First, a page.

Cyclist With Most Medals Returns To Games

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In the past seven Gay Games, one Utah athlete has acquired more medals that any other participant from the state. Cyclist Margaret Douglass, 51, has brought home seven medals from the 1994 Gay Games in New York and the 2002 Games in Sydney.

And now, Douglas is attending Gay Games VIII, which will be held from July 31–Aug.7 in Cologne, Germany where she hopes to add to her collection of five gold and two silver medals, earned in two events.
“In Germany I am only competing in the criterium and the road race, for several reasons,” said Douglass. “One, I’ve done two Gay Games already and I really don’t want to focus on just the bike racing this time. I want to race my best races, be done, go explore Germany, vacation and party,” said Douglass. “Second, I had a bad crash early this season and some other health issues that had kept me from training to my standards. Third, I’ve been racing forever and I am getting tired, I am not as serious this year. And forth, I will be racing on a borrowed bike.”

The criterium is an enclosed bike track where spectators watch the racers. In Cologne, medals will be awarded in five year age ranges. Douglas will compete in the Masters Women 50–54 category. Usually, a criterium is 45 minutes plus five laps around the track’s circumference, which is usually less than a mile.

Douglass’ second race will be the road race, which is ‘a whoever gets to the finish line wins’ event. This usually takes place for miles through a city and countryside. All racers begin together at the starting line.

Since Gay Games VIII will be held in Europe this year, sending a bike there is costly, especially as the global recession continues. This year a U.S. athlete is paying $1,200–$1,400 on average for airfare to get to Cologne, and it costs almost as much to send a bike on the same flight. If an athlete isn’t able to get a direct flight, there are also additional bus, train, and taxi costs for an athlete bringing a bike along.

At the Cologne Gay Games, cyclists have an option to ‘borrow’ a bike or rent one.

“A cycle shop is providing bicycles for rent for ten euros,” said Douglass. “I will not have time to train on the rental. I get to Germany, go pick up the bike, go to the mandatory meeting, go to the hotel, hopefully rest for a minute, go the opening ceremonies, go to bed, and race the next day.”

“I hope I don’t have jet lag,” she added.

Douglass, a native Utahn, started cycling when she was 18. Growing up on the east bench of Salt Lake City in an LDS family, girls were not encouraged to become cyclists.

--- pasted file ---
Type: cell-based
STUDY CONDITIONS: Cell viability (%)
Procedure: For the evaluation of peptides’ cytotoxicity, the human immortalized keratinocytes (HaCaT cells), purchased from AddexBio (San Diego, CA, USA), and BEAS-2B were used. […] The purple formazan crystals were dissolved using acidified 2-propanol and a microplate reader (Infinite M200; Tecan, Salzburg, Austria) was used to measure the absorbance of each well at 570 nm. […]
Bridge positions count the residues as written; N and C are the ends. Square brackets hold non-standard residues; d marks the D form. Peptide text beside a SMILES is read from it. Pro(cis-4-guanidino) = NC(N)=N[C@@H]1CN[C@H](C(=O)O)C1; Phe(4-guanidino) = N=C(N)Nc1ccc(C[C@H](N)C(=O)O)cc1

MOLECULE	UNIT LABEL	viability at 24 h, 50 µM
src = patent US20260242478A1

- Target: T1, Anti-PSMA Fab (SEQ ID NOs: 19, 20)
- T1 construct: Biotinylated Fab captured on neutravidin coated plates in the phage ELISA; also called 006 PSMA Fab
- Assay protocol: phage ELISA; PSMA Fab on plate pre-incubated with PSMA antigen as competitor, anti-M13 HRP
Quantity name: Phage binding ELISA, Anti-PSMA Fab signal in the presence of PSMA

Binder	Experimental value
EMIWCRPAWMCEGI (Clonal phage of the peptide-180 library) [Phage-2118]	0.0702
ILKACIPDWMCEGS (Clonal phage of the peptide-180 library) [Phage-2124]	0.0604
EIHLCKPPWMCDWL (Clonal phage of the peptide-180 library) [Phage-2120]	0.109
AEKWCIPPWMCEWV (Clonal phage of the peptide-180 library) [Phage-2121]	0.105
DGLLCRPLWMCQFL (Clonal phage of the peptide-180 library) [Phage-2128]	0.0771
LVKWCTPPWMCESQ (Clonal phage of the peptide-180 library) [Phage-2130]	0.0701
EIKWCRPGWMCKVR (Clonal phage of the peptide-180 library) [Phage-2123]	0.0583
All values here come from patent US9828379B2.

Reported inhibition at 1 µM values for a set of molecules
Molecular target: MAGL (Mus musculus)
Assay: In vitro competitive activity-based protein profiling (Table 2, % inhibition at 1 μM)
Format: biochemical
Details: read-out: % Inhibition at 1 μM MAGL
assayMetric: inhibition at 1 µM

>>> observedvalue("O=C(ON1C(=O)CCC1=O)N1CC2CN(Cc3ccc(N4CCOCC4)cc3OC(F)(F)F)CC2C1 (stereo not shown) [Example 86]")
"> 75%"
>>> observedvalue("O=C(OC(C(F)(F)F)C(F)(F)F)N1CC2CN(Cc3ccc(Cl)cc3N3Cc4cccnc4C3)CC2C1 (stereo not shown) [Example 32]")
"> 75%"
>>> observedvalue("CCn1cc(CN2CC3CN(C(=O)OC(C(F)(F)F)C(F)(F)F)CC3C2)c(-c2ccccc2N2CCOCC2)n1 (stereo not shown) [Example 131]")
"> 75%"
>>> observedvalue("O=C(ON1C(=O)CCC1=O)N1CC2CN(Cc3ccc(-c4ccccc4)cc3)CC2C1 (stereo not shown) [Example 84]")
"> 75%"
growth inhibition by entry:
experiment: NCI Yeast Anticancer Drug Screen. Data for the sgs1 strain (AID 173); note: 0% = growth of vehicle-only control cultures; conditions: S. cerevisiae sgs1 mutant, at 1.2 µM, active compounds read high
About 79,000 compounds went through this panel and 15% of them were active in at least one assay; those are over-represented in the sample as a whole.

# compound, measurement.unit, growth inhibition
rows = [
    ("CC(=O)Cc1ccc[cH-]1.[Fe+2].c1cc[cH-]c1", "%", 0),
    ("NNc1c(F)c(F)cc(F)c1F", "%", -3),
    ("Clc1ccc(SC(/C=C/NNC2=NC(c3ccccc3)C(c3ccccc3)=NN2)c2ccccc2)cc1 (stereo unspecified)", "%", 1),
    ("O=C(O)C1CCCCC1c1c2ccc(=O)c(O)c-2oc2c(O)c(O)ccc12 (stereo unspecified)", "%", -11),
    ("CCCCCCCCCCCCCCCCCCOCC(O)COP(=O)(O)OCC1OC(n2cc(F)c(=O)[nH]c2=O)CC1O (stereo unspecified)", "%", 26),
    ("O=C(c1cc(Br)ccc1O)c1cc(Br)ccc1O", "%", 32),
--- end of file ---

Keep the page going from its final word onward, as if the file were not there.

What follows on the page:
“I was interested in racing and told my parents that, but they didn’t want their daughter racing so I had to wait till I was 18. My mom was working full time, and I started riding without them knowing,” said Douglass. “My father raced also, so after I proved myself to him, he got excited and we started going to the races together.”

Growing up with two brothers and two sisters, her father got the boys in the family attending races and spending time and money on launching their cycling careers.

“But they weren’t interested,” said Douglass. “I took my dad out for a ride up Emigration [Canyon] and he said, ‘Oh my gosh’ after the ride. I told him I wanted to race.”

Near the end of high school, Douglass was secretly training on her bike.

“It took me a lot of years to excel at racing. When I was in college, my studies came first and I wouldn’t do well because studying came first,” said Douglass. “States were always after finals and so I didn’t do that good. It wasn’t until about 1994 I started to excel, and I started racing in 1978. I did do well back then, but not like I can race now.”

Douglass attended Highland High School and graduated from the University of Utah in education, physical education and psychology. “I am an out bisexual. I had my first lesbian experience when I was 28. I was the supposed straight one, very LDS and I was pursuing her.” said Douglass. “Her friends told her not to chase me because of aforementioned.”

In New York at the Gay Games, Douglass won a gold medal in the criterium, gold in the team time trial, and a silver in the road race, while placing sixth in the individual time trial.

“In Sydney I hired a coach… When [the driver] asked me what my goals were, I said ‘four gold medals,’”, said Douglass. “She said ‘realistically.’ I said, ‘Okay, at least two gold medals to do well, because I am not a great time trialist and I didn’t know if I could get a team for the team time trial.”

Douglass needed to find other racers to participate in the Sydney time trails. She found two Australians and they won a gold in the event. She also won a gold in the criterium, a gold in the road race, and silver in the individual time trial. Douglass says she probably would have won a gold in the individual time trial, but she didn’t read the rules and stopped after one lap. The officials told her she had another lap.

“I almost just quit but I thought, ‘Go get the silver,” and I did,” added Douglass.

Ski Utah Cycling Team – Utah Premier is Douglass’ sponsor. She is considered a local and women’s international ranked cyclist.

“I am a criterium racer. Three years ago I was ranked 100 out of about 660 women nationally,” said Douglass. “And that is not age graded. That is the top 100 criterium racers in the nation. Pros and all.”

Last year, Douglass was ranked first place in Category 3 in Utah, ranking 68 nationally out of 800 women. Douglass says that life, illness and injuries prevent her from racing some years.

“I am looking forward to meeting new friends, enjoying Cologne and Germany, having fun with current friends, racing, and the opening ceremonies,” said Douglass about attending this year’s Gay Games. And she’ll continuing racing locally and nationally when she gets back to Utah.

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